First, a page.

Drogheda United chairman Conor Hoey has called for an end to all gambling advertising associated with Irish football.

The SSE Airtricity League Premier Division side have become the first Irish club to back a UK-based campaign called The Big Step which is aiming to end all forms of gambling sponsorship in the sport.

Speaking on RTÉ's Morning Ireland, Hoey said he is concerned that an "epidemic of gambling" is being created and that the Louth club's move is part of a wider effort.

"Firstly we're following the lead of our governing body the FAI who have turned down some significant gambling sponsorships in recent years for the main national team for Ireland," he said.

"We're following the lead there and following the lead of a number of other clubs in the league here in Ireland who are against gambling sponsorship and advertising in the league such as St Patrick's Athletic who during the (FAI) Cup final had an advert going around the Aviva saying 'Stop Gambling Harm'.

"So we're not the only club who are trying to push this but we are really concerned that we are raising a generation of children who think that betting and football are synonymous and in doing that creating an epidemic of gambling."

Hoey added that Drogheda wanted to "self-regulate here in Ireland and do it before the Government even makes us".

He explained that they had received "two approaches" in the last year from gambling companies interested in sponsoring the club.

"We've turned both of them down. And I know other clubs have received significant offers for gambling sponsorship on the front of jerseys and similarly have turned them down," he said.

"Some of us have to lead by example here and I think it's a really good thing for the league itself for many clubs and I think the majority of clubs are in our camp here to stand and say, 'Look, we want to do what's right here'.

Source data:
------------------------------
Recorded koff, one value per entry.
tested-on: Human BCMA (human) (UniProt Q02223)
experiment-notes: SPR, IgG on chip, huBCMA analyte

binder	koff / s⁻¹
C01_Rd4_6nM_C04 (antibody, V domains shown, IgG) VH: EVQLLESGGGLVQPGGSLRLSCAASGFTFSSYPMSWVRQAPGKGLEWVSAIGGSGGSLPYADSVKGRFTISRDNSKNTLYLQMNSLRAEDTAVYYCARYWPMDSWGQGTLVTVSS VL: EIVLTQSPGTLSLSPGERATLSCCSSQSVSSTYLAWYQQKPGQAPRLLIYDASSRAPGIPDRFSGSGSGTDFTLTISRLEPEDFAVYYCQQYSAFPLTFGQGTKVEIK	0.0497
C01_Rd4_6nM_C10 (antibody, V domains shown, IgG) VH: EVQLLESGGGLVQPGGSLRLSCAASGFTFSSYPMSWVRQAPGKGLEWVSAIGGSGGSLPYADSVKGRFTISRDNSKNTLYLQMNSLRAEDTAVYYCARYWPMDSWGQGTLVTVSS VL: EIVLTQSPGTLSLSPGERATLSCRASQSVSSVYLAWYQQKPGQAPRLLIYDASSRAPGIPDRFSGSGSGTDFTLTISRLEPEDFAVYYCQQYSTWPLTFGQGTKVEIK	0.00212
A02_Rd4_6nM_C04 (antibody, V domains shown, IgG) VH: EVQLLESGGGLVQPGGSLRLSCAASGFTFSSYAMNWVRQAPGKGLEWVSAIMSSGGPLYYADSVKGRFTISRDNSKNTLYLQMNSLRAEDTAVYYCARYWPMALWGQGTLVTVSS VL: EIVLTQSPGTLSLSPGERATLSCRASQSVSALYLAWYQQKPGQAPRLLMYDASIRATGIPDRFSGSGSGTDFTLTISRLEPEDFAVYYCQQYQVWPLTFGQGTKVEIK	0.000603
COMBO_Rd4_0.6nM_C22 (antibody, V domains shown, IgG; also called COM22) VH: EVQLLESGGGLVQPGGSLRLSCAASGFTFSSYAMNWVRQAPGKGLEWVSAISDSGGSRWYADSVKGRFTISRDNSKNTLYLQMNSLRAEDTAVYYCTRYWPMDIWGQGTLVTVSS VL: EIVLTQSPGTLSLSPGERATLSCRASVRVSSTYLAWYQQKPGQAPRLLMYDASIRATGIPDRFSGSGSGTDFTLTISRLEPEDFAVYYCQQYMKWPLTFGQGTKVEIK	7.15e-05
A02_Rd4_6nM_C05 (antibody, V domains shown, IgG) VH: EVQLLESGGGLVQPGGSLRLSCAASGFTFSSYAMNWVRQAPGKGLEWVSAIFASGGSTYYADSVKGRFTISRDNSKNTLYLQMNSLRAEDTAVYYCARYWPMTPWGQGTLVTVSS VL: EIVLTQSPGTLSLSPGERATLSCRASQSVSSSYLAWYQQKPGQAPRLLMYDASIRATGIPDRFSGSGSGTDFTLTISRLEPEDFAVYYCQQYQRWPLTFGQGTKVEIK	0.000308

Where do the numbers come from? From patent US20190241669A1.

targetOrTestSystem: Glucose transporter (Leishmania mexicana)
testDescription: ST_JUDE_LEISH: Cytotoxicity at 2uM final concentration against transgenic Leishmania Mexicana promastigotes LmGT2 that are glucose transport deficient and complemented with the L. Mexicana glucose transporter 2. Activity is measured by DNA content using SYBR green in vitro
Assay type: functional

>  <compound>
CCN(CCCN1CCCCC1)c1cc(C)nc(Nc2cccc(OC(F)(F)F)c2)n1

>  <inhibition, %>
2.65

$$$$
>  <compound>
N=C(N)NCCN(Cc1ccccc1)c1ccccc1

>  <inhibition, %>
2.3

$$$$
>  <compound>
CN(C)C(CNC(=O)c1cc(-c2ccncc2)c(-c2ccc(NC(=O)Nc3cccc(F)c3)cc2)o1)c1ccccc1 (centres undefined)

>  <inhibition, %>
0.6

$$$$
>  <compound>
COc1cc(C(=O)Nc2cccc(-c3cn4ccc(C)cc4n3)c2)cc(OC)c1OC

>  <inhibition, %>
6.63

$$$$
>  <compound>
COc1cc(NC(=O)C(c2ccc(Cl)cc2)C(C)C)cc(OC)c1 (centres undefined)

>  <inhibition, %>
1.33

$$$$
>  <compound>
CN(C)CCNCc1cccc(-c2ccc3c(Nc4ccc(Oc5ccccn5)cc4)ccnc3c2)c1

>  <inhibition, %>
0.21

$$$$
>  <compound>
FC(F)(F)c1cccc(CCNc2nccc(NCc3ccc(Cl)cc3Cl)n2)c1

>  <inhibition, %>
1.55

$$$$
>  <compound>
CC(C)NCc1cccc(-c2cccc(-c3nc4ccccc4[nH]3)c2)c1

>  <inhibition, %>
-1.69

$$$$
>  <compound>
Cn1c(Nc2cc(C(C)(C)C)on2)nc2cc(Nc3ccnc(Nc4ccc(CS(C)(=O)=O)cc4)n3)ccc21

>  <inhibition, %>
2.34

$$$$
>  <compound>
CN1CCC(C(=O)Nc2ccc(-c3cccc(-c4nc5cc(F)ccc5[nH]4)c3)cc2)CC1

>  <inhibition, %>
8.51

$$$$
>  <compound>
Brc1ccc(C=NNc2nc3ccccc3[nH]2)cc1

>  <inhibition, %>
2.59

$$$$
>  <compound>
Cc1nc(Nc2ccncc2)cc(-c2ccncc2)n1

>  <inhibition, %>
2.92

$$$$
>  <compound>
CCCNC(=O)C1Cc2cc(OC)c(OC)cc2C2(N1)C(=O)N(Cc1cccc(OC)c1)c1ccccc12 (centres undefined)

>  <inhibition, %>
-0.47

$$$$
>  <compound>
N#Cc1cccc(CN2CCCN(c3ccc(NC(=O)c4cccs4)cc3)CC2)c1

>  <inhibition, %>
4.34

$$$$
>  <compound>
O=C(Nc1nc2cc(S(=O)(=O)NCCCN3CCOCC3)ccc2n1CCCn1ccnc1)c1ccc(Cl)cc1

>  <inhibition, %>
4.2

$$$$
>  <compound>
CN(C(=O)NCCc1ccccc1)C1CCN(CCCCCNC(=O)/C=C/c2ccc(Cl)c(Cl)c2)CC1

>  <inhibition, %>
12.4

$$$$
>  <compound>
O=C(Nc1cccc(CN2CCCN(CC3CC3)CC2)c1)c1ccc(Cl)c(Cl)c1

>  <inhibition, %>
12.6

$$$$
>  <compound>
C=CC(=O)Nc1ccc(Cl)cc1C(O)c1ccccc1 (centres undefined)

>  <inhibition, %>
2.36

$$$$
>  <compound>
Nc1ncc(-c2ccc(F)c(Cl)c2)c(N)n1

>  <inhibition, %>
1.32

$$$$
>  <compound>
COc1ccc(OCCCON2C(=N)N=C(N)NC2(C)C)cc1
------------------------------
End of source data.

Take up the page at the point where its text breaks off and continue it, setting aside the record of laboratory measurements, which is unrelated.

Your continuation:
"The League of Ireland is a wonderful community of clubs. It provides wonderful entertainment to families and people around the country and I think we have the right values generally as a league and to stand up and say that we should pull away from gambling sponsorship in the sport is a good thing."

Hoey also added that Drogheda are considering terminating their club lottery as part of any wider action against gambling advertising.

"We're meeting as a board next week to see whether we should terminate our lottery and any funds that have been raised from it should be put into a building fund for new facilities for our youth teams and academy.

"To try to equate club lotteries around the country, where a couple of hundred quid is raised, with gambling companies, (and) international gambling companies often located in offshore locations making billions of dollars at the expense of individuals who are losing out...I don't think you can equate the two. But it's something we're certainly considering too."

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